Thursday, 27 June 2013

Review ~ One Hundred Names - Cecilia Ahern

One Hundred NamesARC paperback received from Harper Collins in exchange for an honest review

Release Date: 4th July 2013

Publisher: Harper Collins

Everyone has a story to tell...Journalist Kitty Logan's career has been destroyed by scandal, and she now faces losing the woman who guided her and taught her everything she knew. At her mentor's bedside, Kitty asks her - what is the one story she always wanted to write? The answer lies in a file buried in Constance's office: a list of one hundred names. There is no synopsis, nothing to explain what the story is or who these people are. The list is simply a mystery. But before Kitty can talk to her friend, it is too late. With everything to prove, Kitty is assigned the most important task of her life - to write the story her mentor never had the opportunity to. Kitty has to not only track down and meet the people on the list, but find out what connects them. And, in the process of hearing ordinary people's stories, she uncovers Constance's - and starts to understand her own...

My Opinion
When this came in the mail I did groan slightly, I really didn't want to read it after previous books by Cecilia Ahern are still left on my shelf unfinished. Her writing is really not for me - or so I thought - so I was hesitant to start reading this. The premise did catch my attention though so I took a gamble on it and even though it took a while for it to win me over by the end I think it just about did it and I was glad I stuck with it.

One Hundred Names did have some interesting and thought provoking sections about life stories and how you view yourself which were developed throughout the novel with increasing intensity as the plot moved on. Like I said, I went in with a preconceived idea about this book and didn't expect to like it so it was a nice surprise to find that I found it an interesting concept with some beautifully written sections.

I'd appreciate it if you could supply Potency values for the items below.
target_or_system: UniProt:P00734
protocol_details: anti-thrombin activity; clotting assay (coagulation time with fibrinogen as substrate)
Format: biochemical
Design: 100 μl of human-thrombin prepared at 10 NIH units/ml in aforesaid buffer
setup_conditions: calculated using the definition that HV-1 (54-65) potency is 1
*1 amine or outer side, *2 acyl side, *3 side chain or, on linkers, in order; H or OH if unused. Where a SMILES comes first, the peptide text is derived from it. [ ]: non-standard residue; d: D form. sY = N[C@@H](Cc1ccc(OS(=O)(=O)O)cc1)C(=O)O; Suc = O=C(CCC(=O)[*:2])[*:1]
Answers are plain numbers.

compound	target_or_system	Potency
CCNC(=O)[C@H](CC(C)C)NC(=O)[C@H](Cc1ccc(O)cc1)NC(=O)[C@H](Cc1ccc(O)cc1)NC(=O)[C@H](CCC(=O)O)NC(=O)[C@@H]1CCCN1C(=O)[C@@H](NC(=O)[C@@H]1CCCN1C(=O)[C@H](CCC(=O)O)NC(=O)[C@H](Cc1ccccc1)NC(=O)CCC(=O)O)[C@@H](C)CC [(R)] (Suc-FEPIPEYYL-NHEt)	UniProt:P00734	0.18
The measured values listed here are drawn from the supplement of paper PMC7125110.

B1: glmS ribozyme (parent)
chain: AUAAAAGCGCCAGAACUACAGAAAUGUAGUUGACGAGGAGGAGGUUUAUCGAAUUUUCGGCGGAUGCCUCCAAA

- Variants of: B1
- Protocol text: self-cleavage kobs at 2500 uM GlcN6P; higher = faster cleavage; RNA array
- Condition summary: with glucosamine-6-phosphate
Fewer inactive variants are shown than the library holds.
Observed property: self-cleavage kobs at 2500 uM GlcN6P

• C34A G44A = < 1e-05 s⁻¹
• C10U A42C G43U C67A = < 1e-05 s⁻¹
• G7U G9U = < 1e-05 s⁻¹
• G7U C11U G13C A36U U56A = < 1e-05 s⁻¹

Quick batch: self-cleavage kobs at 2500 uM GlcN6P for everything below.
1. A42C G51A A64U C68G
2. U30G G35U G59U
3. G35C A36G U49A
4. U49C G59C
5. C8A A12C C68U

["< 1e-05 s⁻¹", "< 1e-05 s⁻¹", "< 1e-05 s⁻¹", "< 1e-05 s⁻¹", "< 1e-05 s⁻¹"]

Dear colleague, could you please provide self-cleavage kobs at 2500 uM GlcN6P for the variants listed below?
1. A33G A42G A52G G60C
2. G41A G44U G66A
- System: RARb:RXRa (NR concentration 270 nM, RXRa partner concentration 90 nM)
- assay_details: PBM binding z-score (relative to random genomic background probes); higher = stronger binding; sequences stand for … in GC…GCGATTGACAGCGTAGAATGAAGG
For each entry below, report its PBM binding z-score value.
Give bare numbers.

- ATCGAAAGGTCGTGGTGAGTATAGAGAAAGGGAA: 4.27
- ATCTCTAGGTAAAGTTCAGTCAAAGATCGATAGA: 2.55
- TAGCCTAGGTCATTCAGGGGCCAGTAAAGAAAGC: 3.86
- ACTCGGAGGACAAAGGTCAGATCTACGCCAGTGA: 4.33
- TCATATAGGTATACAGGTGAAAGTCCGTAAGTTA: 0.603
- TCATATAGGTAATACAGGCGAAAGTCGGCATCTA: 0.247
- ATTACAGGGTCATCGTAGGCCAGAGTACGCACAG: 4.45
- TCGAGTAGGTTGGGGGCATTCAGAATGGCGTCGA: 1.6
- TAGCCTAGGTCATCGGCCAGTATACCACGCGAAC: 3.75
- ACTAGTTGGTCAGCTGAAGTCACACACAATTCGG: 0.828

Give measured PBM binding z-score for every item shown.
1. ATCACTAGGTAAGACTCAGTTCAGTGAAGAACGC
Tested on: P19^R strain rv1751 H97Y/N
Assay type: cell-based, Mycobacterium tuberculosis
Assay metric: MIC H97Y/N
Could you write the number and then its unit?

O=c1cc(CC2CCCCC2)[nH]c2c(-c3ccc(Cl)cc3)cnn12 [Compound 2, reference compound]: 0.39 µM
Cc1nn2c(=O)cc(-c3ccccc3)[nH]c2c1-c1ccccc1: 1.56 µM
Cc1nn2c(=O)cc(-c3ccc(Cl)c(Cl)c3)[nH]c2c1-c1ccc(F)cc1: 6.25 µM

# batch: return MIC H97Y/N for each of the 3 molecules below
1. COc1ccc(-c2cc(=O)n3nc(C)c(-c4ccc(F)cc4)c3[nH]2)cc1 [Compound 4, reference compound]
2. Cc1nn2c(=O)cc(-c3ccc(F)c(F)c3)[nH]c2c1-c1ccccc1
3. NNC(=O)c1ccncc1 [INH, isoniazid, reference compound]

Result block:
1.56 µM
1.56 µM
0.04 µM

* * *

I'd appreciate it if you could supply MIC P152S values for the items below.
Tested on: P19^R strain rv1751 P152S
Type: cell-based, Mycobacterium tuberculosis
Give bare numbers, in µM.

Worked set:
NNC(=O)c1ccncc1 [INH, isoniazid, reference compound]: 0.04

I could feel for Kitty and although I didn't agree with her situation and sometimes she was slightly irritating I liked how her character developed. She transformed nicely and by the end I could engage with her. As well as this the people she talked to were my favourite part. They were created brilliantly and I could really engage and connect with them as I found out about their life with drip-fed information - which was also something I liked, there wasn't much info-dumping. We were given the information in small chunks which kept you reading as you wanted to know more.

The main thing that kept me reading this book was the mystery about what linked all the people and what the story was about. From past experience I could guess the main theme and as much as I wanted some secret society, scandal or big cover up I knew there wouldn't be due to Cecilia's writing style. Ahern did a good job of concealing the real story until the end though and the last few chapters were definitely my favourite; the relationships in those sections really worked for me.

Although I liked the build up when the big reveal happened I couldn't help but feel slightly disappointed. I knew it wasn't going to be something big, but rather something subtle with a meaning but I couldn't help but wish for the link we are lead to believe is there. As well as this I couldn't help but feel some stories are left incomplete and didn't give me full closure or a proper resolution - especially Kitty's. Some character's stories ended brilliantly, like Birdies but others I wanted to know more.

The only other thing I didn't like was I did find some bit were incredibly slow and did drag on with excessive description. I found myself skimming some paragraphs or even chapters as I felt the information was too much, slightly predictable or not necessary. 

Overall though I'm glad I gave this book a chance. I'm not sure I will be rushing out to buy or try Cecilia's other books but it's definitely taught me not to go into reading a book with preconceived ideas. This was a simple read with some great moments and likeable characters that was an easy read to relax with on a sunny day.


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